For example, if you specify VLAN internal, then no incoming packets from VLAN internal are subject to packet filtering, even if a packet matches the criteria of a packet filter rule.
Always Accept
When you select this value, a VLAN List setting appears. You can then specify one or more VLANs from which traffic should be exempt from packet filtering.
None
When you select this value, traffic from all VLANs is subject to packet filtering, according to existing packet filter rule criteria. This is the default value.
To specify one or more VLANs, locate the VLANs setting and select Always Accept. Then, in the VLAN List area, select a VLAN name in the Available box and using the Move button (<<), move the VLAN name to the Selected box. Repeat this process for each VLAN that you want the BIG-IP system to exempt from packet filtering.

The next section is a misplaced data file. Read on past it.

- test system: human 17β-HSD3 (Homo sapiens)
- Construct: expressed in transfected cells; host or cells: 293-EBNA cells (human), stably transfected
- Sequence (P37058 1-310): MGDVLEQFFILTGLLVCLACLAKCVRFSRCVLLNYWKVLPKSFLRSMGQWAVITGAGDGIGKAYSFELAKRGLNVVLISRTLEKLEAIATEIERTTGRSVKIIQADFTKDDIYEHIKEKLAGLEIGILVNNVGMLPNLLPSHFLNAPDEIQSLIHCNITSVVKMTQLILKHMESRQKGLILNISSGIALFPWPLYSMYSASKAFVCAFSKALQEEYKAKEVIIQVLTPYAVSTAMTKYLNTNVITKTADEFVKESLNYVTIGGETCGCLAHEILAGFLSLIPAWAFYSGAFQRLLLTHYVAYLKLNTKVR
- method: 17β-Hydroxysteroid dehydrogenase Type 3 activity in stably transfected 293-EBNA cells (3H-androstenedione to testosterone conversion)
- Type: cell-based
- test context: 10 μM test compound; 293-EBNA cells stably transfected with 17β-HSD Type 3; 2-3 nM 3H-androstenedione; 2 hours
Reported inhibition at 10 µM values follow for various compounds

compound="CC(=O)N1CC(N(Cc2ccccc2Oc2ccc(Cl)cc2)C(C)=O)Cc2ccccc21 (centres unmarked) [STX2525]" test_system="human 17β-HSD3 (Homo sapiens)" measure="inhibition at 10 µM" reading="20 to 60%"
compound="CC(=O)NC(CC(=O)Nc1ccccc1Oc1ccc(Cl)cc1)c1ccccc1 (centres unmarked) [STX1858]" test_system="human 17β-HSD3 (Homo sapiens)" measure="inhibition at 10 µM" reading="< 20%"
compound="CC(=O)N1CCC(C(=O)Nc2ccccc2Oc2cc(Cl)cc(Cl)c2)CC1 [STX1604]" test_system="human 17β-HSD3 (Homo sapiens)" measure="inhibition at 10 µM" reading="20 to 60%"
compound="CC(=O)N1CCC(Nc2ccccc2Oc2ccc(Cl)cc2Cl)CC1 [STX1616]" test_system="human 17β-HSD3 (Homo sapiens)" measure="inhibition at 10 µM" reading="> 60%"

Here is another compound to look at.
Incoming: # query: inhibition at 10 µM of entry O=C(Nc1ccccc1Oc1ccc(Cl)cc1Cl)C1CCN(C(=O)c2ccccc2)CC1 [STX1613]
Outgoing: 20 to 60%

Packet filter rules are criteria statements that the BIG-IP system uses for filtering packets. The BIG-IP system attempts to match packet filter rules with an incoming packet, and if a match exists, determines whether or not to accept or reject the packet.
When you create a packet filter rule, you configure several settings, and then you define the criteria that you want the BIG-IP system to use to filter the traffic. To create the rule, you configure the Configuration and the Filter Expression areas of the New Packet Filter Rule screen.
1.
On the Main tab of the navigation pane, expand Network, and click Packet Filters.
The Packet Filters screen opens.
Note: If you have not enabled the Packet Filter feature, you can still create a packet filter rule. However, the BIG-IP system cannot use the packet filter rule until you have enabled the Packet Filter feature. For more information, see Enabling packet filtering.
2.
On the menu bar, click Rules.
A list of any existing packet filter rules displays.
3.
In the upper-right corner of the screen, click Create.
The New Packet Filter Rule screen opens.